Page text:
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Saturday, March 1, 2014

Ukraine / Russia: Migration Patterns Show Deep Mutual Dependence

According to the findings of an EU-sponsored migration research project, approximately 5.34 million Ukrainians, or, 11.7% of the country's population, live and work abroad. Of that number, 227 thousand live in Poland, 201 thousand in Italy, and 154 thousand in Germany. Altogether, 1.05 million Ukrainians live in the European Union.

Meanwhile, no fewer than a whopping 3.56 million Ukrainians live in Russia (i.e., a number more than three times greater than those living in the EU). Of the Ukrainians who work abroad, almost exactly 70% depend on Russia for their livelihood. And Russia depends on them for labor, of course. With that, Ukrainians constitute the largest "foreign" contingent in the labor force of Russia.

As it turns out, Ukraine, too, is a major migrant receiving state. And, lo and behold, who else but Russians constitute by far the largest contingent there: of the 5.3 million "foreigners" working in Ukraine, 3.6 million--again, approximately 70%--are Russians.

The mutual interprenetration of the two societies, and the economic, social, political, moral, cultural co-dependence that that implies is what the west, west-faced intellectuals and neonazis in Ukraine, as well as opportunists, corrupt politicians and militarists on all sides, are playing with.

Boys Will Be Boys: Unsolvable Geopolitical Conflict Gets Militarized, Becomes Even Less Solvable

Things are not looking very good in Ukraine. According to news reports, Russian military incursion is imminent, the so-called national unity government--something that was part of the agreement with the French-Polish-German foreign ministers acting as EU mediators--fails to include representatives of the pro-Russia, predominantly ethnic-Russian eastern and southern regions (in other words: fails the terms of the agreement) and Kyiv's streets are patrolled by right-wing thugs, armed with bats. Meanwhile, the Russian Federation began issuing passports to members of the Ukrainian special forces recently dismissed for their use of live weapons against civilians.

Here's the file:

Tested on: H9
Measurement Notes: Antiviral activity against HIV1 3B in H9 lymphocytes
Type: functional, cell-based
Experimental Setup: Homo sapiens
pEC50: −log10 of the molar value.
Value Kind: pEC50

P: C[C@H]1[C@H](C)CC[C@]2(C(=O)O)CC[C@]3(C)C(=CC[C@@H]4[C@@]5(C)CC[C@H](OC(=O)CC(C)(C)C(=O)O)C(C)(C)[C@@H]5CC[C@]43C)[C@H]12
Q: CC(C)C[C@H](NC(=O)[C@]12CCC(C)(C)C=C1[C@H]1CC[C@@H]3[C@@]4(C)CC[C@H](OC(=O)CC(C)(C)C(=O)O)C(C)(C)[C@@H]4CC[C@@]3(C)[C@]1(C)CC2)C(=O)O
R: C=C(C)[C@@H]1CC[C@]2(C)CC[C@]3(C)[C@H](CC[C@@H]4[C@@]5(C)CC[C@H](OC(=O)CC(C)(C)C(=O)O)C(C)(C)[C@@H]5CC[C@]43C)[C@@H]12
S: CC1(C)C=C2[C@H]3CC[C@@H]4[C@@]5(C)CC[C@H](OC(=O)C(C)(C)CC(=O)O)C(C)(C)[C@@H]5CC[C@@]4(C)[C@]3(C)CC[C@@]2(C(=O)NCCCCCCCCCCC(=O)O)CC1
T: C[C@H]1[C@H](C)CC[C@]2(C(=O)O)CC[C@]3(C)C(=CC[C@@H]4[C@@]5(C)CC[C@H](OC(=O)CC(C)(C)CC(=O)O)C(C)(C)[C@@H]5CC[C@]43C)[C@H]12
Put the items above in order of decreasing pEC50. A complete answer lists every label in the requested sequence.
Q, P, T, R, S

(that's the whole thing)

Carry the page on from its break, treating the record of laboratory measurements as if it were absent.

All this will solve absolutely nothing--except for one problem: The European Union's moral / political dilemma (ok, it won't quite solve it, but postpone it indefinitely, which, in politics, is basically the same thing) of having enticed the small but very outspoken, vaguely western-oriented segments of an entire country to start an uprising that they cannot finish. Ergo, the uprising is taken over by the politically, let's just say, considerably less sophisticated elements of the extreme-right "sector."

While the politics, public life, safety and the future of Ukraine all go to hell, the EU is giving a brilliant presentation of what it is: It sits pretty without offering any attractive, reasonable, etc., alternative, let alone basic help to the country involved. Even the "talking with the Russian government" is done not by the directly involved, neighboring European Union but the United States, from 5000 miles away. As every news reading person in the world knows, meanwhile, the US doesn't exactly have an exemplary position on military self-restraint when it comes to military occupation of foreign lands.

Military research is definitely not my area of expertise, so, I am wondering if anybody actually has knowledge of any good, unbiased and reliable study on the distribution of 
  1. permanently stationed troops abroad,
  2. incursions into the territory of a neighboring state (with which the invading country used to have a shared state for three generations until twenty-some years ago), and
  3. unprovoked military occupations of foreign lands in general,
--preferably in a global historical-comparative context? With relative intensities, etc., by occupying and occupied states? Kind of like a global historical-comparative matrix of violent, male stupidity?

I'd be grateful for any pointers. If you have a link, please paste it in the "comment" field.

As for Ukraine--the unsolvable geopolitical crisis is now militarized, ergo it has just become even more unsolvable.

cover page of the book

cover page of the book
image used for the cover design by Anannya Dasgupta